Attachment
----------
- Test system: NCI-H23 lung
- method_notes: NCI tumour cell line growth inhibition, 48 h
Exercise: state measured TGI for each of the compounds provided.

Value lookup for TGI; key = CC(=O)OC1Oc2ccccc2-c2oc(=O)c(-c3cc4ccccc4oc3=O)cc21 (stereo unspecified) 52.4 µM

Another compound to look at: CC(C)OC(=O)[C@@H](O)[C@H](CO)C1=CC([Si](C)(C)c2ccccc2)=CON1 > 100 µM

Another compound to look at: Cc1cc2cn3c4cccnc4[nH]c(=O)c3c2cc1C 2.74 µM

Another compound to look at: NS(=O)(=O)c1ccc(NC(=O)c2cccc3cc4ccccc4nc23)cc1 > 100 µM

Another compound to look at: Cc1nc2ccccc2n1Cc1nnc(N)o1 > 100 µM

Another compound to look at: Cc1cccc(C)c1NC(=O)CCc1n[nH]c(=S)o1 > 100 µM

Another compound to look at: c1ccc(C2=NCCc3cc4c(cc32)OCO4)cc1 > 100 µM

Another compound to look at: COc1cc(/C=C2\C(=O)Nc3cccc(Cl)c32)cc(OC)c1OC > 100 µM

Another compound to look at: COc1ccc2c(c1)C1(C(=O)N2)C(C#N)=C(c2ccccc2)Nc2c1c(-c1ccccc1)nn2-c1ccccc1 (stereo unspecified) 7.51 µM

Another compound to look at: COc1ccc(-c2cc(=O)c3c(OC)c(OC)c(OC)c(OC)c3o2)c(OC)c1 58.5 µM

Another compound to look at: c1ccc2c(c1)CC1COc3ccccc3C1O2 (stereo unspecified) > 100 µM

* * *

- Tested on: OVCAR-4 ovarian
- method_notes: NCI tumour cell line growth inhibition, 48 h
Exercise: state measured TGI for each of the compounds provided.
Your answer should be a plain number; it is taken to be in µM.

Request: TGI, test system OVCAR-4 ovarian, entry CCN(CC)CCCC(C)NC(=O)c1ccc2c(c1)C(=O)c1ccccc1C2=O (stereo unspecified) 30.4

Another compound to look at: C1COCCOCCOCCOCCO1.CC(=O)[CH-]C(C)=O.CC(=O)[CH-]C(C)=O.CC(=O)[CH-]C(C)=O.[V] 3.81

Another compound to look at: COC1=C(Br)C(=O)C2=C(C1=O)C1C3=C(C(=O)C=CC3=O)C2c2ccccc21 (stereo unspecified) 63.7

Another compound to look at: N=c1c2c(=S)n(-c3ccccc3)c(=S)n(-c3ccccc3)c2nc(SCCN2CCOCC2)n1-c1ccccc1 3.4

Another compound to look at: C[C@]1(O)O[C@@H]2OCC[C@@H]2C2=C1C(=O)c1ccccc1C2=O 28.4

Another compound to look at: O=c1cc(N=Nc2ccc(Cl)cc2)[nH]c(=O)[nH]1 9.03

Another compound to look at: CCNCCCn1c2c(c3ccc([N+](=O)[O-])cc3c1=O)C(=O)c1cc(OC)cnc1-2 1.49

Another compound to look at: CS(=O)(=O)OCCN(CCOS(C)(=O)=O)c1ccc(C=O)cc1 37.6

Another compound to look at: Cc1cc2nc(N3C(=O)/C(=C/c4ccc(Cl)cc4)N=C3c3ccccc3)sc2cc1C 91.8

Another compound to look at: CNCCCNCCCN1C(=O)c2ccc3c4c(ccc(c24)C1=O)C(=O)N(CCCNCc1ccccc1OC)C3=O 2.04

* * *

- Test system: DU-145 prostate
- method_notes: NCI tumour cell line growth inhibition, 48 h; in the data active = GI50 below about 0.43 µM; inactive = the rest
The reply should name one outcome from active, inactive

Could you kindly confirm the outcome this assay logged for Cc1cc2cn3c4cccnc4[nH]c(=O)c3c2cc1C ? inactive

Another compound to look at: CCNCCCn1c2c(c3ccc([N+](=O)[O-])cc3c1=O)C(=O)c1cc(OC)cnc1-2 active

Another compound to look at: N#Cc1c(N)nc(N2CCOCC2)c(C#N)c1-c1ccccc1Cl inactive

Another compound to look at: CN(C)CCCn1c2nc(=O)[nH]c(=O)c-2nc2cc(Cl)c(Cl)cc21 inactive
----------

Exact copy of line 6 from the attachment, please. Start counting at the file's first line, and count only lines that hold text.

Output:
Another compound to look at: Cc1cc2cn3c4cccnc4[nH]c(=O)c3c2cc1C 2.74 µM